I am what is known as an ACOA (Adult Child of Alcoholic). I say that with love and respect; after all, that has played a huge role in who I am. At first glance my book is about addiction and complicated family relationships.
How many times have you lost yourself in some chronic family crisis, giving and giving until there is no more left to give-and yet you give more? Out of duty. Out of love. Out of knowing that everyone is looking to you?
As women, we have often learned from childhood that we are the ones that must be the peacemakers, the problem-solvers, the fixers-the ones to make concessions. The ones whose needs come last. And we sometimes do this with dire consequences, losing ourselves, sometimes our partners and our children-and even our souls.
My story begins as a child where I became my sweet little brother’s protector as we witnessed alcohol-fueled fights behind closed doors. I am the grand-daughter, step-daughter, daughter-in-law, sister-in-law, niece, great-niece, aunt and cousin to alcoholics. But nothing impacted me more than when my closest friend, my magnificent brother became addicted to alcohol.
I started my own life with a loving husband, and two children, eventually beginning a business and I remained by my brother’s side and his safe harbor. But as his drinking became apparent, grew worse and more self-destructive, I was drawn into a maelstrom of pain, co-dependence, blame, shame, and battle of wills with other immediate family members. We were lost. Well at least I was.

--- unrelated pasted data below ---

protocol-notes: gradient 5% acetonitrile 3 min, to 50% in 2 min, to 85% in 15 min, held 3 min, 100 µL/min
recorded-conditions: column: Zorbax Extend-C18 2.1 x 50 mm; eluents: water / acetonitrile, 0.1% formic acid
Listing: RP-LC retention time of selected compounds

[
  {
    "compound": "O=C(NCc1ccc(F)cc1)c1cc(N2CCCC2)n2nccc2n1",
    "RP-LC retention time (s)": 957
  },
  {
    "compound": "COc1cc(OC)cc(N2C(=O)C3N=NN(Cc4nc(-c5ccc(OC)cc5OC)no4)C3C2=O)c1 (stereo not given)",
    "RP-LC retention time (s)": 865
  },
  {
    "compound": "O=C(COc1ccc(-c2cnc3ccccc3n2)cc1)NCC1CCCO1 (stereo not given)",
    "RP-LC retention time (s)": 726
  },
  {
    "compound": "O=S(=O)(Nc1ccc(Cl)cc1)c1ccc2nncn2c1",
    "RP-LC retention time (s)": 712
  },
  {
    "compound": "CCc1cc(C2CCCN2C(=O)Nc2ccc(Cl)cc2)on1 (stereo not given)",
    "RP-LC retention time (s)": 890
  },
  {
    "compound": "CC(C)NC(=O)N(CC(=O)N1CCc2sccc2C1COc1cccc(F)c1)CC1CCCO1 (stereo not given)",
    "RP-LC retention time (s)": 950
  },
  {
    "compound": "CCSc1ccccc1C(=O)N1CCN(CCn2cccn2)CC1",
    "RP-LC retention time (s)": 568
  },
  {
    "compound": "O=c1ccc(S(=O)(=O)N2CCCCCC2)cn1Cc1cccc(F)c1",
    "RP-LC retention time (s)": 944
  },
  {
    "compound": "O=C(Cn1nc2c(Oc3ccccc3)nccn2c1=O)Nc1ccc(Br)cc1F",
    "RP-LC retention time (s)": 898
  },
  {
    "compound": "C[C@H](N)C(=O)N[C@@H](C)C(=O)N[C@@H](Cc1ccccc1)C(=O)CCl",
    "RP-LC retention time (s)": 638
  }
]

I came out of this journey, not unscathed, but alive and at peace.
Recovery should be celebrated; 23 million in the USA and almost 5 million in Canada. But what about the ones that lost their brave battle with alcohol and drug addiction? Let us not think of these as lessons of failure but rather inspiration to change. Giving others knowledge, strength, and yes, hope.
After all, we will never find a cure for cancer if we only concentrate on what works, and do not also hear about and learn from what didn’t.
The truth. I embrace it, all uncomfortable parts of it.
Wishing you all love, happiness and courage on your unique journey. You are not alone.
-hugs from me to all of you, Jodee
Jodee Prouse is a speaker and author of the powerful memoir The Sun is Gone: A Sister Lost in Secrets, Shame, and Addiction and How I Broke Free. She is an outspoken advocate to eliminate the shame and stigma surrounding Addiction and Mental illness as well as empowering women to survive life’s challenge’s and family crisis.
Jodee has two adult sons and has been married to her husband Jim for 27 years. They share their time between Sylvan Lake, Alberta and their cottage in Oroville, Washington.